How the Mission Armory Drill Court Became the Hottest Theater Venue in San Francisco

Last year, when I moved a block away from the Mission Armory, the can’t-be-missed former military facility off Mission and 14th infamous now for housing the city’s porn den, I never thought I would be steps away from world-class theater productions. But this May, that’s exactly what happened.

The National Theatre of Scotland’s Black Watch just finished an extended run at the Armory Community Center, the official name of the newly remodeled drill court inside the Armory. Presented by A.C.T., Black Watch has been one of the most exciting theater events to come to San Francisco in recent memory.

“We’ve capture a whole new audience,” A.C.T. artistic director Carey Perloff told me. “We have our usual audience coming to the Mission and mingling with hipsters and people who are more interested in non-traditional theater.”

The internationally acclaimed Black Watch recounts the story of a group of rowdy Scottish soldiers deployed to aid in the Iraqi occupation. It’s everything a modern-day theater show should be, especially in the age of A.D.D. and Tweets. Visceral yet poetic, raw but inventive in its use of choreography, staging and multimedia to tell the war story in emotionally loaded flashbacks. For all this, Black Watch requires just the right venue – one that could replicate the look and feel of the original production’s authentic drill hall setting.

“I had been wanting to bring Black Watch to the Bay Area for quite some time,” Perloff said. “We looked for possible venues around the piers, near the airport and in the East Bay.”

Around the same time that A.C.T. was undergoing that search, had made the decision to renovate the Armory’s drill court and use the 40,000-square foot space for community events like film screenings, farmers markets and performances. The adult film company has been conducting tours of the Armory for years, but the plan to open up the doors of the drill court to the public was, at first, kept silent.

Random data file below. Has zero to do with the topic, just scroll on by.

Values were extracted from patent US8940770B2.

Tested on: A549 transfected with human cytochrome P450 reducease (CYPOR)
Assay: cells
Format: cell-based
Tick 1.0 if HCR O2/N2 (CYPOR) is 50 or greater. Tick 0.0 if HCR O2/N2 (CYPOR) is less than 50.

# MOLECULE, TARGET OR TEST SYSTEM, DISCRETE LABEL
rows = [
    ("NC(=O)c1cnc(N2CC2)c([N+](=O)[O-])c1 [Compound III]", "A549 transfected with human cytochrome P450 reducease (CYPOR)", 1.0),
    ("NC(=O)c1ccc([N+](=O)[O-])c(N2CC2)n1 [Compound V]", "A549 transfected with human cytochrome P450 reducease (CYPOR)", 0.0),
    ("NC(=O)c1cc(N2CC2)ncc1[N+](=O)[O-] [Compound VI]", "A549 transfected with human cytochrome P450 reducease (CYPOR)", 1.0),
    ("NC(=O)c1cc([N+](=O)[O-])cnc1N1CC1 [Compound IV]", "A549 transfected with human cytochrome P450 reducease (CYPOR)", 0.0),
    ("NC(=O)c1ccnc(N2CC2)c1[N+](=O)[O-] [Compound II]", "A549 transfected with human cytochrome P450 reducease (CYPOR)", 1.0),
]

“There were a lot of permits we had to go through,” Armory Community Center facilities manager Andrew Harvill said. “Not to mention all the reconstruction. The drill court had been vacant for decades.”

Once A.C.T. approached the Armory Community Center (which is a completely separate business entity than with the idea to stage Black Watch in May, construction quickly accelerated, A.C.T contributing a part of the multimillion-dollar renovation. When I asked Perloff whether there was any initial hesitation in sharing a performance space with controversy-laden, she stated that there was never such concern.

“I mean, we take part in Folsom Street Fair,” Perloff said. “And to be honest, I don’t think a majority of the A.C.T. audience even knows what Kink is.”

There were, however, safety concerns particularly surrounding the gang activity revolving around the 16th Street Mission Bart stop. Harvill reaffirms that the opening of the Armory Community Center is actually increasing security presence in the area and that Mission and 14th is no more or less safe than A.C.T.’s Geary Theater location.

Besides thrilling local fans of non-traditional theater, Black Watch‘s successful run in San Francisco accomplished two important things. It proved that A.C.T. is not afraid to take risks and move their audience to new, exciting venue choices around the city. Perloff told me that A.C.T.’s next big project is the renovation of Mid-Market’s Strand Theater, expected to open in January 2015.

“Hopefully we can get the Strand’s tech neighbors to help us reinvigorate live theater in the area,” Perloff said. “We’ve had some conversations with Twitter about cool ways we can work together.”

As for the Armory Community Center, being home to a world-class production from the city’s most reputable theater company is a great opening act. From here, more reconstruction to come. The next phase is adding in wood flooring. Then Harvill hopes to make the space financially self-sustainable and able to provide something back to the community.

“One week we might have a corporate trade show and charge them at cost to use the space,” Harvill said. “Then invite smaller organizations and non-profits to come together for a public fair.”

Even though Harvill said the Armory has no plans to pursue a liquor license or become an after-hours party den, throwing a block party is not completely out of the question. But don’t expect Daft Punk anytime soon. The venue still needs more construction to improve the acoustics and fix some sound issues before it can host a live music show.

I suggest the Armory embraces San Francisco’s famed kinky side (especially considering the building’s co-tenant and put on a burlesque Beach Blanket Babylon, a sexy Cirque du Soleil meets Pussycat Dolls striptease show, a live Fifty Shades of Grey. Who wouldn’t love living a block away from that?

Oscar Raymundo
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